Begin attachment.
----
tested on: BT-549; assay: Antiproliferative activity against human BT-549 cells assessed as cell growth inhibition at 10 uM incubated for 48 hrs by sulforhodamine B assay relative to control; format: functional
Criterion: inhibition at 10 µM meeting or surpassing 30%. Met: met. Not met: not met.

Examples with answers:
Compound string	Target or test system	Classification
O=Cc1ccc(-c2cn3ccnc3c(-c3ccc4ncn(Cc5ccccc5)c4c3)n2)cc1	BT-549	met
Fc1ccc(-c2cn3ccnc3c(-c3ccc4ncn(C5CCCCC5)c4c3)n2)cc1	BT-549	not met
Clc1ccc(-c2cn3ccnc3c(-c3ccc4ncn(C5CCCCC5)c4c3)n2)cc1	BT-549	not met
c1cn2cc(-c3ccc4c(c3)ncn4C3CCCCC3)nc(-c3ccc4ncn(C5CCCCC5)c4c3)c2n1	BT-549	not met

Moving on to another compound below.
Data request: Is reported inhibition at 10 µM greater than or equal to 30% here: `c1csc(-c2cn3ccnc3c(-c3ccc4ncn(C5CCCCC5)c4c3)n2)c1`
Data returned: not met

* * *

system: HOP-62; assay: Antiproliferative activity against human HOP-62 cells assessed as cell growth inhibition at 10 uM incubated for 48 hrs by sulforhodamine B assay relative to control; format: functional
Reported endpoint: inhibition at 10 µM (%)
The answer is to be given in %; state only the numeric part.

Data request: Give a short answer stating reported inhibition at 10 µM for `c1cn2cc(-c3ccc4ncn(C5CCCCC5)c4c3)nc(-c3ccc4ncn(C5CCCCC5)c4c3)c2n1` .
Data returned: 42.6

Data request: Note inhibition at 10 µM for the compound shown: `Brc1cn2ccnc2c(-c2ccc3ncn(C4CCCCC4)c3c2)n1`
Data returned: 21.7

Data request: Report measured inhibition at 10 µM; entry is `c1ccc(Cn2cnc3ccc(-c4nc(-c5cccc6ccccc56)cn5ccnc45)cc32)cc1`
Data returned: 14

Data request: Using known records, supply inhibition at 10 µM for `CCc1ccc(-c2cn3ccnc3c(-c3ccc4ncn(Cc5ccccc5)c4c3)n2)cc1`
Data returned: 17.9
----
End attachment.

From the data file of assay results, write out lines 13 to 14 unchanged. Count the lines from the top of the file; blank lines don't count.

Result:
system: HOP-62; assay: Antiproliferative activity against human HOP-62 cells assessed as cell growth inhibition at 10 uM incubated for 48 hrs by sulforhodamine B assay relative to control; format: functional
Reported endpoint: inhibition at 10 µM (%)